Skill Overview

What is expression?

Expression refers to phrasing, intonation, acknowledgment of punctuation, and appropriate emphasis. Reading with expression is also known as prosody, which is defined as the rhythmic and intonational aspects of spoken language (Moats, 2009).

What tasks should students be able to demonstrate to indicate mastery of this skill?

  • Read connected text in phrases

  • Pay attention to punctuation when reading

  • Use appropriate intonation when reading


Why is understanding expression important to reading?

Reading with expression is widely considered to be one of the hallmarks of the achievement of reading fluency. Perfetti (1985) suggests that once words are processed fluently and automatically, cognitive resources become available for children to engage in the additional processing required for expressive oral reading. Expression signals that a reader understands what is being read because expression is derived from attending to punctuation and word meaning.

Structured Literacy Tools

Sequential and Cumulative

Systematic and Explicit

To Mastery

Although expression can and should be taught (through modeling and instruction in syntax), it is also influenced by comprehension.  In other words, fluent reading with expression supports comprehension but it also may be a by-product of it.  Mastery of this skill is observational; meaning, it is evident when the teacher judges that a student demonstrates accurate expression for comprehended text.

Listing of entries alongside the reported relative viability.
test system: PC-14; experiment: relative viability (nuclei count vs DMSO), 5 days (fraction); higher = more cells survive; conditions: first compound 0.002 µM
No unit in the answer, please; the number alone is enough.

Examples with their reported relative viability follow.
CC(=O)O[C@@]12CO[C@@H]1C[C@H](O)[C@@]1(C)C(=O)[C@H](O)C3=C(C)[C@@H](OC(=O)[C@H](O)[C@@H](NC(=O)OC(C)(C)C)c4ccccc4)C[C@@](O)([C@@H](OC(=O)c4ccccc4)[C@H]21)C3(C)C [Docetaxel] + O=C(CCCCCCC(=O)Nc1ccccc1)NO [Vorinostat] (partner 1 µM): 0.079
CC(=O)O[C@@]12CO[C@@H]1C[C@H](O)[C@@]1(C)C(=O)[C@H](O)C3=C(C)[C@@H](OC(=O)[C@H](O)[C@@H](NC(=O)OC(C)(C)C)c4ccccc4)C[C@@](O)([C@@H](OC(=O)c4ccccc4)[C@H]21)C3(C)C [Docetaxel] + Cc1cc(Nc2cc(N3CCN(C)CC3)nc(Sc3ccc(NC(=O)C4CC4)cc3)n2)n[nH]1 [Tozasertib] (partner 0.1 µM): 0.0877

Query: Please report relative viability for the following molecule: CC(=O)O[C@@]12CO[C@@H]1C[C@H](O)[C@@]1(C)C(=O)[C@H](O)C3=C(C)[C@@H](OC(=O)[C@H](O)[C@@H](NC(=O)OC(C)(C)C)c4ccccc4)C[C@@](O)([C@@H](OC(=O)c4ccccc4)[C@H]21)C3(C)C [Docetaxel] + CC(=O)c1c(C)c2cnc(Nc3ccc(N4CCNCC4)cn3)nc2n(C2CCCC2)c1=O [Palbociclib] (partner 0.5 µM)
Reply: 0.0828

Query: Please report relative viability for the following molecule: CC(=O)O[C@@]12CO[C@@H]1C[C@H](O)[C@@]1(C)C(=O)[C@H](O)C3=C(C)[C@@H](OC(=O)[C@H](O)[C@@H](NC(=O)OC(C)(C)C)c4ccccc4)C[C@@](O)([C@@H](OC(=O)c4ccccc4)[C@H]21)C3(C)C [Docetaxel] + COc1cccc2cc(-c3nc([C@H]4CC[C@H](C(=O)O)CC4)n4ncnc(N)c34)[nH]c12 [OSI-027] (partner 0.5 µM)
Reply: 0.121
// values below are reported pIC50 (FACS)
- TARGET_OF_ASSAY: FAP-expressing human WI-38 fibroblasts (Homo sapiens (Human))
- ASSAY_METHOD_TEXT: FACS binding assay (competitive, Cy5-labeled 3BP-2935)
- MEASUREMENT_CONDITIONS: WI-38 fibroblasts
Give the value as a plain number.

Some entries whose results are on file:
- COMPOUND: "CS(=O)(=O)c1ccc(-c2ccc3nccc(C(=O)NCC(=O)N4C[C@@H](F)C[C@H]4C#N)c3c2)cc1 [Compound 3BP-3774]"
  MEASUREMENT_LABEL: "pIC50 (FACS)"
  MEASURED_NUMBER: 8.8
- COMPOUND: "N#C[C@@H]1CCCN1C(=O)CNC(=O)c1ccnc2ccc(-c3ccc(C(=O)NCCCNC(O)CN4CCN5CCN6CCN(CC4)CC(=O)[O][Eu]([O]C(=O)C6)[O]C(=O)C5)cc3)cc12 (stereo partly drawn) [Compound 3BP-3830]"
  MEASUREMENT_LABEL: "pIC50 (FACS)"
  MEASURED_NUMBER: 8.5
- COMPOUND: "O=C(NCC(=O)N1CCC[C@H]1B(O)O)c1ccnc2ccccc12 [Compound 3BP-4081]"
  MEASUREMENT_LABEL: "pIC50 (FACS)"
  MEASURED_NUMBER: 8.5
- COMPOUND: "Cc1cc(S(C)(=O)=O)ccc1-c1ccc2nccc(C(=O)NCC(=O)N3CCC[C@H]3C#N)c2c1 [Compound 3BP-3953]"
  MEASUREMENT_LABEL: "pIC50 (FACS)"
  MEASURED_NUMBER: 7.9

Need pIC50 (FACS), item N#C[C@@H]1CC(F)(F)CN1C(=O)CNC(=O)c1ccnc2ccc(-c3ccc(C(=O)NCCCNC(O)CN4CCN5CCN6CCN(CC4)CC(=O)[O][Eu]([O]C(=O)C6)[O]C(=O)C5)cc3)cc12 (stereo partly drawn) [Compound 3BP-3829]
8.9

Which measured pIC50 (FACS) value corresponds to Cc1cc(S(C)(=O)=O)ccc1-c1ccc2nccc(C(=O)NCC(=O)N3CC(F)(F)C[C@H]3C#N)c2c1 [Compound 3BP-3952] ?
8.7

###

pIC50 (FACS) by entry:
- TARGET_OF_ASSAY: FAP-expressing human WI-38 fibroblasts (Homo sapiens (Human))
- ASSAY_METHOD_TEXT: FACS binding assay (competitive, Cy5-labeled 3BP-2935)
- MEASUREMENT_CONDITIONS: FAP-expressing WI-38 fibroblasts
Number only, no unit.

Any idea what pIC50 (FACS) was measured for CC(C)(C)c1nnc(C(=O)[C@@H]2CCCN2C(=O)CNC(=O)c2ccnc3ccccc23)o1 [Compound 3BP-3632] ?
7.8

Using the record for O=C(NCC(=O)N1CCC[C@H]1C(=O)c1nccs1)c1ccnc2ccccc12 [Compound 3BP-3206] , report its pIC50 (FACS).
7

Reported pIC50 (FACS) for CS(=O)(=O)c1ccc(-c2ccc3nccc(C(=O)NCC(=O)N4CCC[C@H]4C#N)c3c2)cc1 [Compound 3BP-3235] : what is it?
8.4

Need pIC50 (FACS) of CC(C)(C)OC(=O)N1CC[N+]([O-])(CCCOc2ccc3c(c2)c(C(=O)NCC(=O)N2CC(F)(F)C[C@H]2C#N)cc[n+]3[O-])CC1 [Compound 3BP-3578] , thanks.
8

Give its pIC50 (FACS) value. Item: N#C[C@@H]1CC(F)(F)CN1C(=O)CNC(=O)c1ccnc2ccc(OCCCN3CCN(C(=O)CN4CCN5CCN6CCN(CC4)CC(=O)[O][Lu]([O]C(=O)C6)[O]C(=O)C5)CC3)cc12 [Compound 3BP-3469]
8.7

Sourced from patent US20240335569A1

Children begin to learn appropriate intonation and pacing as they are read to by adults at very young ages.  Thus, early modeling occurs using more difficult text that the child cannot yet decode for themselves.   As students begin to decode text independently, learning proper expression is closely linked to the level of text being read.  In other words, as sentences become more complex students are taught to recognize the signals for shifting expression by responding to punctuation, phrasing, and dialogue markers.  

Because expression is reliant on the type of text being read, systematic and explicit teaching of expression can only occur by modeling (explicit) it in a variety of texts on a daily basis (systematic).  Methods for modeling may also include listening to audio-books.  Practicing occurs through repeated readings, radio reading, and—when carefully monitored---through Reader’s Theater.

Practice Resources

Downloadable Files From BRI Resources
Downloadable Files From Literacy Partners



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